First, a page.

Scientists are Conducting Fundamental Research with ‘Speed Machines’

By Maria Anna van Driel,

Particle physicists claim they understand the universe, but the complexity of this surprising paradox behind our universe reveals to us that still 95 percent of the universe is yet not understood nor has it been seen directly. Mind dazzling indeed but if our universe would not contain e.g. entropy, wiggling particles possessing their own “wiggle-room” so to speak and slow, non-excited, as they seem to be, “hippy particles” as some of its fundamental components, we would not have the complex world we see today, including you and me.

Particles at atomic and subatomic levels posses a certain complexity whereby they can show a beautiful phenomena known as ‘murmuration’ which is the behavior exhibited when huge flocks of birds (starlings to be exact) in migration form shape-shifting flight patterns whereby it appears the involving of some kind of shared consciousness or central intelligence. Like these birds, subatomic particles can behave in a similar manner whereby it seems that they are orchestrated by some higher power. This can drive them into a dark structure that winds up being complex, when seen as a whole. But in reality, what we witness is the emergent patterns from each individual particle simply doing it darndest not to collide with the particles nearby.

However, finding plausible answers these days with the avalanche of information produced by many of today’s scientists due the experiments they are conducting, is not an easy task and thus I made an appointment with the Deutsches Elektronen-Synchrotron in Hamburg, Germany in order to satisfy some of my childhood euphoria and curiosity concerning the new knowledge in advanced technologies even more. Arriving at the enormous campus of DESY, two sympathetic portiers directed me to building 1 where I met Dr. Thomas Zoufal, PhD.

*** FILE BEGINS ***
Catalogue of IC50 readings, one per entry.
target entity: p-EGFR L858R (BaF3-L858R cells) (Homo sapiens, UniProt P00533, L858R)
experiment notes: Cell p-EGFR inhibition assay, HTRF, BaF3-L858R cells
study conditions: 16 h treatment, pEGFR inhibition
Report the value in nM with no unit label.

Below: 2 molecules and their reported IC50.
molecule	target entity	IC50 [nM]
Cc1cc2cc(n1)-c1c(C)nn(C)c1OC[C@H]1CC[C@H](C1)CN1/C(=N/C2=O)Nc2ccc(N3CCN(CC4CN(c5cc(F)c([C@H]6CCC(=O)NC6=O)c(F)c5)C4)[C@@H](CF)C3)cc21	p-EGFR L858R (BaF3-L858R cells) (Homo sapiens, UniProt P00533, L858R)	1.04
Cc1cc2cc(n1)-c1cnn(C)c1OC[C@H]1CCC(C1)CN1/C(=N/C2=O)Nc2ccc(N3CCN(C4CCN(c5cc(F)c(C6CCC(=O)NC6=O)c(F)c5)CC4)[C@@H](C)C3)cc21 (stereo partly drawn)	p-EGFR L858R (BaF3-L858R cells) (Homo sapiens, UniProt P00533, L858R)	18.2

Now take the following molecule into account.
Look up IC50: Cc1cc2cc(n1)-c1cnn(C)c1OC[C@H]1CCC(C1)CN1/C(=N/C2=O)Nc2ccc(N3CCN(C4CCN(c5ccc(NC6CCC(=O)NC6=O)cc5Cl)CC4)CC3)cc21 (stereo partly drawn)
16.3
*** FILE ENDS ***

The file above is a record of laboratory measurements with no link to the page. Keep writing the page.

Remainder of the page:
After completing his PhD in physics at the University of Hamburg, Dr. Zoufal has committed himself to DESY’s PR-department in 2006 and has been tasked with since.

Even the complexity of research projects like Alps II (Any Light Particle Search) for instance, looks a little bit blurry in the beginning, Dr. Zoufal explains in understandable language and great detail the experiment with which particle physicists want to prove the existence of the hypothetical Axion-like particles that might be constituents of the mysterious dark matter but haven´t been seen so far. “There are very serious theories saying that they have to be there!” Dr. Zoufal says.

But the ‘Light-Through-The-Wall’ experiment, which hopefully will provide more answers to what dark matter could be, is only one of many projects of the Deutsches Elektronen-Synchrotron. Accelerator technology, photon science, particle physics and astro-particle physics are DESY’s research interest. According to the website; “These four areas are the basis for mastering some complex challenges of the future.” And with a variety in research options and with its huge research infrastructures like the synchrotron radiation source PETRA III, DESY attracts more than 3000 guest researchers from over 40 countries every year who join DESY´s scientists in turning the research center into a big think tank while plowing through mountains of data, looking for the tiniest building blocks of matter that make up our world, developing innovative high-tech materials and searching for sustainable solutions and new technologies with new conceptual approaches for future energy supply, climate protection and healthcare.

Indeed, your insight and curiosity with the latest innovative technologies science has to offer these days in accelerator technology starts with one of the world’s leading accelerator centres: DESY.

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